The buildings right across the street and next to the health department are gone. The health department was one of the lucky buildings that sustained little damage comparatively, and when Health Department officials checked their surveillance video from that night, they were shocked at what they saw.
It started out calm, but in a matter of seconds everything changed. The cameras shut off for about five seconds. Officials say this is when the power went out. When the generators came on and the cameras started recording again, the scene was totally different.
Health Department officials say they were amazed at what their surveillance cameras recorded the night of the tornado.
"It was sometime within the first 24 hour period that I was thinking, 'I wonder if our cameras managed to capture that,'" said Interim Public Health Director Sharon Green.
What they captured is incredible. The video shows debris being tossed around and rotated through the air. Signs and pieces of neighboring businesses fly across the screen. A picnic table is thrown with ease.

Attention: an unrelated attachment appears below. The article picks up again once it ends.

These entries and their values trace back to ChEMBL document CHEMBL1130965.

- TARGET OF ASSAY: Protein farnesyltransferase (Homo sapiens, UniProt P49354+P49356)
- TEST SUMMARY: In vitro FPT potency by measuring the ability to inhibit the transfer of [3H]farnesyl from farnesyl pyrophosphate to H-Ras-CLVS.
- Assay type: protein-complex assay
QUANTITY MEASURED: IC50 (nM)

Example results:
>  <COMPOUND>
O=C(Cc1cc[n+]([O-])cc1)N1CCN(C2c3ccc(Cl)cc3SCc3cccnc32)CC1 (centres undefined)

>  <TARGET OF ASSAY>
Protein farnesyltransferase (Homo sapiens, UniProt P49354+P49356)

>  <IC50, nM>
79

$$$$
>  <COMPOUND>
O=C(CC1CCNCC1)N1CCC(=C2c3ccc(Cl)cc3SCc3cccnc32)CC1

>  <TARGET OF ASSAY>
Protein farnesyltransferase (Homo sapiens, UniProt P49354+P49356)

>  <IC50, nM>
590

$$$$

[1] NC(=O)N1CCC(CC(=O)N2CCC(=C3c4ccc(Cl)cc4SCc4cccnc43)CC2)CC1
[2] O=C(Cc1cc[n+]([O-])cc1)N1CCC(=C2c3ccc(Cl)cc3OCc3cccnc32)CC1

"You're just kind of awestruck, you know. Just couldn't believe all the damage that occurred in such a short amount of time," said Green.
According to the time stamp on the video, the tornado moved through in about 52 seconds, leaving behind it destruction no one ever expected.
"The filling station was gone, and next to us, you know, to see the budget hotel gone, and the residential area you know to the right of us," said Green.
Officials say the fact that the health department is still standing in the midst of the devastation and the cameras captured all of it is nothing short of a miracle.
"We just feel blessed," said Green.
Health Department officials say the building sustained about $150,000 worth of damage, which they say is a blessing and are just glad it was not any worse.